Sessions: Kagan’s record needs ‘close scrunity’
U.S. Sen. Jeff Sessions, R-Ala., said Monday that several aspects of Supreme Court nominee Elena Kagan’s record “warrant close scrutiny.”
Sessions cited Kagan’s lack of judicial experience. The solicitor general has argued six cases before the Supreme Court but has never served as a judge.
“I congratulate Solicitor General Kagan on her nomination to the Supreme Court,” Sessions said in a statement. “The president’s announcement today allows the Judiciary Committee to move forward with the work of carefully compiling and reviewing Ms. Kagan’s record, a constitutional responsibility that must be carried out with thoughtful deliberation on behalf of the American people. … Ms. Kagan’s lack of judicial experience and short time as Solicitor General, arguing just six cases before the Court, is troubling. The public expects Supreme Court nominees to possess a mastery of the law, a sound judicial philosophy, and a demonstrated dedication to the impartial application of the law and the Constitution. With no judicial opinions to consider, it will be especially important that other aspects of her record exhibit these characteristics.”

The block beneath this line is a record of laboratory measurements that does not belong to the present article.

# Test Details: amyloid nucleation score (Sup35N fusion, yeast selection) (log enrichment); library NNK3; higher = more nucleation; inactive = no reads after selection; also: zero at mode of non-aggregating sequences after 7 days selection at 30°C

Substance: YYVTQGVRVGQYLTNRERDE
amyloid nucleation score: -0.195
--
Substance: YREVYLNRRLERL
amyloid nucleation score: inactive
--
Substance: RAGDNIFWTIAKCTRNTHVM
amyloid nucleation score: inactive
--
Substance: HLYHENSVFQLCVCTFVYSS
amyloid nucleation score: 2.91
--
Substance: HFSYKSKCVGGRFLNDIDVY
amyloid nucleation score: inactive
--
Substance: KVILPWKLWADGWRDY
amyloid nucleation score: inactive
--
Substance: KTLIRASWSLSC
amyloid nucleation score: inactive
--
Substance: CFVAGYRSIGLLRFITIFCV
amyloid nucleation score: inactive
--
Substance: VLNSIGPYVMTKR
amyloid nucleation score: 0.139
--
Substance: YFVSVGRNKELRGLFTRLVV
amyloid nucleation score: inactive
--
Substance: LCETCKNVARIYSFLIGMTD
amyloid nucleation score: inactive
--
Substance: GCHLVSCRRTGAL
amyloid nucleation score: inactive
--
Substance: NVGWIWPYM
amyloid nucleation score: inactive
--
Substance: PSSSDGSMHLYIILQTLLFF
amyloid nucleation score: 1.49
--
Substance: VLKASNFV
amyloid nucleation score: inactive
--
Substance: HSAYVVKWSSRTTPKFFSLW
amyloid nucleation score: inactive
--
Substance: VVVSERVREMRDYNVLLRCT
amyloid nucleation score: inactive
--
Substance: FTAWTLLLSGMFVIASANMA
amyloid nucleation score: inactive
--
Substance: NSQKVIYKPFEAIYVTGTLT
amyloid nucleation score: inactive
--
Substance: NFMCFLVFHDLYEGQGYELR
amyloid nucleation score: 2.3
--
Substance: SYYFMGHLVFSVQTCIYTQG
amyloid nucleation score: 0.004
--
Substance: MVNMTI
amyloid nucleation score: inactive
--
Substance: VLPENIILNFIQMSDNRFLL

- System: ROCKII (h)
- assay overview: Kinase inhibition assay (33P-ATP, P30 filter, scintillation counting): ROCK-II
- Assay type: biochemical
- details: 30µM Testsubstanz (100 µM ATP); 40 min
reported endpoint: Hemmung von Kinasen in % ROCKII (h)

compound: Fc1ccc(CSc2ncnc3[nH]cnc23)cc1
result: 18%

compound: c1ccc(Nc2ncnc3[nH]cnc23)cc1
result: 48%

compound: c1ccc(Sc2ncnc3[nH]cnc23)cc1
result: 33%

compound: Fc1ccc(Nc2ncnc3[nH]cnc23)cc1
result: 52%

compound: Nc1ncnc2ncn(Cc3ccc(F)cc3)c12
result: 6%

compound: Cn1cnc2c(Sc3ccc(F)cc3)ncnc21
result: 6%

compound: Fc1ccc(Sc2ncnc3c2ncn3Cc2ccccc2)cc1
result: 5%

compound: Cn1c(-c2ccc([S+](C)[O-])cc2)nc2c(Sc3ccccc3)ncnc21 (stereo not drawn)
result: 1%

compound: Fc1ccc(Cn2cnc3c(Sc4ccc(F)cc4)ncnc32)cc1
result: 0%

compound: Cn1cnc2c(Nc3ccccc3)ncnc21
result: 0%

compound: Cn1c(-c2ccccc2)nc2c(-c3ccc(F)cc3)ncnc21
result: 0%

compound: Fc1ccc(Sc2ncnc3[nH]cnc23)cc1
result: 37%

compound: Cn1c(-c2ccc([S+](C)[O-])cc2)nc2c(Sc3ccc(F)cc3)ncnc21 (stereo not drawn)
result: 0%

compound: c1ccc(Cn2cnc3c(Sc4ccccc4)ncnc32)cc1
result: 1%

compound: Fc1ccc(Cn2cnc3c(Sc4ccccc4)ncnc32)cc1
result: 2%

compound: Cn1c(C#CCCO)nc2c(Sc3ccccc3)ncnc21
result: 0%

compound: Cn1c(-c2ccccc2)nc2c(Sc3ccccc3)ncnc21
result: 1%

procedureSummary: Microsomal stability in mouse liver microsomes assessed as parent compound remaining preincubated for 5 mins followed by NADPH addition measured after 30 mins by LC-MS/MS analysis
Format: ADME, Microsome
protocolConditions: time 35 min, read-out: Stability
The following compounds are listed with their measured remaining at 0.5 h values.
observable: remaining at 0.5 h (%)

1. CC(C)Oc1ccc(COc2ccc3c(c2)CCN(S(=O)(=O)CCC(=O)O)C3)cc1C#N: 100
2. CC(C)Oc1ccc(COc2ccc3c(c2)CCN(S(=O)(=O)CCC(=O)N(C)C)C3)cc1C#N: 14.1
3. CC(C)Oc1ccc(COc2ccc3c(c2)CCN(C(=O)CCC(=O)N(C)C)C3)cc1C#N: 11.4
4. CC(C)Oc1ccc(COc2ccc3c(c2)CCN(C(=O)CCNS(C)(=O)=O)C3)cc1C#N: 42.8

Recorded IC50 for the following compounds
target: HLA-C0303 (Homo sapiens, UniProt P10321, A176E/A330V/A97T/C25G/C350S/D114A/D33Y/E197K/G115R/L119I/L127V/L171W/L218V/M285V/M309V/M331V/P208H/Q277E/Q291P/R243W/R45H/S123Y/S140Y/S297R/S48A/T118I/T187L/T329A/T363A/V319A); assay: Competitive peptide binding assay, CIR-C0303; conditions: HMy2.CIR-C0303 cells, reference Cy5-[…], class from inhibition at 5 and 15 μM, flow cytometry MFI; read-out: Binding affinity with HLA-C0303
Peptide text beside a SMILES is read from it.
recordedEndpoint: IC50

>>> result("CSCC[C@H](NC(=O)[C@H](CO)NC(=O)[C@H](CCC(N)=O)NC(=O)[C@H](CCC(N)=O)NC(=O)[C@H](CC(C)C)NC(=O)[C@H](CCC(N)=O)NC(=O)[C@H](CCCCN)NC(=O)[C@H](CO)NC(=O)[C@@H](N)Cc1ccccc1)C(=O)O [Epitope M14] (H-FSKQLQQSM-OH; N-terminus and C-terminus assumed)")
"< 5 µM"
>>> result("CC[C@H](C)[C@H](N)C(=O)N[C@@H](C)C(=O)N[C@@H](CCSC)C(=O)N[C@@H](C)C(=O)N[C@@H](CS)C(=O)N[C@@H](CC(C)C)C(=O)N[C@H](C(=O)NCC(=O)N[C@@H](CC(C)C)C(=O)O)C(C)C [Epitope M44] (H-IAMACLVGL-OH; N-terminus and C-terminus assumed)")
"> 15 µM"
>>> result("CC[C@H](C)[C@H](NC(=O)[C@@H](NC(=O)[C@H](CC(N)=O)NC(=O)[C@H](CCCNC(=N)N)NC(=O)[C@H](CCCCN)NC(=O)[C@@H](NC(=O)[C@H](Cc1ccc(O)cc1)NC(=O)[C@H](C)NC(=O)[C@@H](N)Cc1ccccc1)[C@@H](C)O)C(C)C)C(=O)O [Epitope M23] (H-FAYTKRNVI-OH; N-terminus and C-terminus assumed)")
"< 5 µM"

Sessions also said he is concerned about Kagan’s opposition to President Clinton’s “Don’t Ask, Don’t Tell” policy in the military.
“Also deserving review is her decision as dean of Harvard Law School to personally and aggressively restrict the U.S. military’s ability to recruit some of the brightest law students in the country because Dean Kagan opposed President Clinton’s ‘Don’t Ask, Don’t Tell’ policy,” Sessions said. “Her challenge to the unambiguous federal law requiring equal access for military recruiters was unanimously rejected by the Supreme Court. This is a significant issue for me since I worked hard for the passage of the Solomon Amendment. Her actions in this case, along with other issues, will need to be addressed, and Ms. Kagan will be given a fair opportunity to respond.”